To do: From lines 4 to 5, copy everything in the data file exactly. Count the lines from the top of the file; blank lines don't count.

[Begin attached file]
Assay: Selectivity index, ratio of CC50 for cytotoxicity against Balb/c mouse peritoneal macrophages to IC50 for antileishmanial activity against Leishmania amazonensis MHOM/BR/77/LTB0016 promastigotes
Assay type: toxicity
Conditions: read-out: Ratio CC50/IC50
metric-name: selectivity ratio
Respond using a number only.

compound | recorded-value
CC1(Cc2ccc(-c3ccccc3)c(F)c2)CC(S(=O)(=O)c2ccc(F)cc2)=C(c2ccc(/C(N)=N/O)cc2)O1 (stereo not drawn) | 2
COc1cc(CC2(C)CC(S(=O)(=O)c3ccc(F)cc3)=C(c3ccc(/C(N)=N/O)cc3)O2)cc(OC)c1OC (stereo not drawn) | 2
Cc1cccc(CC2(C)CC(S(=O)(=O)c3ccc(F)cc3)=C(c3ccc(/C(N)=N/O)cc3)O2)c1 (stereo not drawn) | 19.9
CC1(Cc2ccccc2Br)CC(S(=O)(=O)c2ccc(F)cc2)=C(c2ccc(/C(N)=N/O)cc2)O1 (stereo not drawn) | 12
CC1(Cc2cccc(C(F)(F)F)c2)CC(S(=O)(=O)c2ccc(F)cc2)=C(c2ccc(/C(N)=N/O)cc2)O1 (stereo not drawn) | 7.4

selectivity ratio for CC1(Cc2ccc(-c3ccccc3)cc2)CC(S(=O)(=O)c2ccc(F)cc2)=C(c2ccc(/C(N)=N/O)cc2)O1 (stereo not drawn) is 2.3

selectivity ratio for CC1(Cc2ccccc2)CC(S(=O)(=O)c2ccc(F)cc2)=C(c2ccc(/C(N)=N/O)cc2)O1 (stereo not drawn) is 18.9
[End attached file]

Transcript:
metric-name: selectivity ratio
Respond using a number only.